Home, for me, was not a birthright, but an invention. It seems to me when we speak of home we are speaking of several things, often at once, muddled together into an uneasy stew. We say home and mean origins, we say home and mean belonging. These are two different things: where we come from, and where we are. Writing about belonging is not a simple task. Esi Edugyan chooses to intertwine fact and fiction, objective and subjective in an effort to find out if one can belong to more than one place, if home is just a place or if it can be an idea, a person, a memory, or a dream. How "home" changes, how it changes us, and how every farewell carries the promise of a return. Readers of Canadian literature, armchair travellers, and all citizens of the global village will enjoy her explorations and reflections, as we follow her from Ghana to Germany, from Toronto to Budapest, from Paris to New York.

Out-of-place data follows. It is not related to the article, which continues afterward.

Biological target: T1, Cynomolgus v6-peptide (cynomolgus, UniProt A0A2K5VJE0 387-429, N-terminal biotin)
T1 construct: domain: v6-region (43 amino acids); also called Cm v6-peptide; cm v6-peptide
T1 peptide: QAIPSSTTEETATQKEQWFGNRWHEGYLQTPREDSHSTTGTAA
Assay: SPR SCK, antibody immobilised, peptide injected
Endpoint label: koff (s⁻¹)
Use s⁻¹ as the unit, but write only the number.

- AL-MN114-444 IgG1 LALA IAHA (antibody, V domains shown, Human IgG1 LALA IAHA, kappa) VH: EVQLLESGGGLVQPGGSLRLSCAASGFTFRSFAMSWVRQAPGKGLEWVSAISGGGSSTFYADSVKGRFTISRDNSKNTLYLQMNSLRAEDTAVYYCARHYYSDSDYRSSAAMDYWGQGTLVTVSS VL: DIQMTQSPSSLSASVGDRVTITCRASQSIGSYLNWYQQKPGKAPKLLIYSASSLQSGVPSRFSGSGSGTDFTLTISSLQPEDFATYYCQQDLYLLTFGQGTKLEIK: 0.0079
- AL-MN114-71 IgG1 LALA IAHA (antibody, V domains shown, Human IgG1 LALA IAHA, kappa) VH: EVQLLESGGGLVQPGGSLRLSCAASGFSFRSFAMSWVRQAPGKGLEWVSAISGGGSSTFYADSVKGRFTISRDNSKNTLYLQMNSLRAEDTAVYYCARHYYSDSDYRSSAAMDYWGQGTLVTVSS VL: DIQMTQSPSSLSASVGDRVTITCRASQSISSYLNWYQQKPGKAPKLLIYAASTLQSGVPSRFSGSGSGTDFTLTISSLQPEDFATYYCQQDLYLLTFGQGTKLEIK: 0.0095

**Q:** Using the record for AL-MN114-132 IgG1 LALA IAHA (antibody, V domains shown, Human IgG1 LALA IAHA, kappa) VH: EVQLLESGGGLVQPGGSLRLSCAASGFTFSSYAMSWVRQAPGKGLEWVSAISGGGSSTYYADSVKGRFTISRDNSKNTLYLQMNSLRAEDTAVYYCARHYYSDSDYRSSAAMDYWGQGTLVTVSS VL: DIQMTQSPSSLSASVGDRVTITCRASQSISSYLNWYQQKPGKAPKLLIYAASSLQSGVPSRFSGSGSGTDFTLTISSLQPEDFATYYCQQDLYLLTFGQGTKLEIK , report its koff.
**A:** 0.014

About the Author
Esi Edugyan's novel, Half-Blood Blues, won the 2011 Scotiabank Giller Prize for Fiction. It was a finalist for the Man Booker Prize, the Governor General's Literary Award for Fiction, the Rogers Writers' Trust Fiction Prize, and was longlisted for the 2012 Orange Prize for Fiction. Edugyan has held fellowships in the US, Scotland, Iceland, Germany, Hungary, Finland, Spain, and Belgium. She lives in Victoria, British Columbia. Marina Endicott worked as an actor and director in Toronto and in England. She published her first novel, Open Arms (Douglas & McIntyre), in 2001. Good to a Fault (Freehand Books 2008) won the Commonwealth Writers Prize for Best Book, Canada/Caribbean region. The Little Shadows (Doubleday 2011) was nominated for the Scotiabank Giller Prize. Endicott also co-wrote the screenplay for the documentary film Vanishing Point, released in 2012.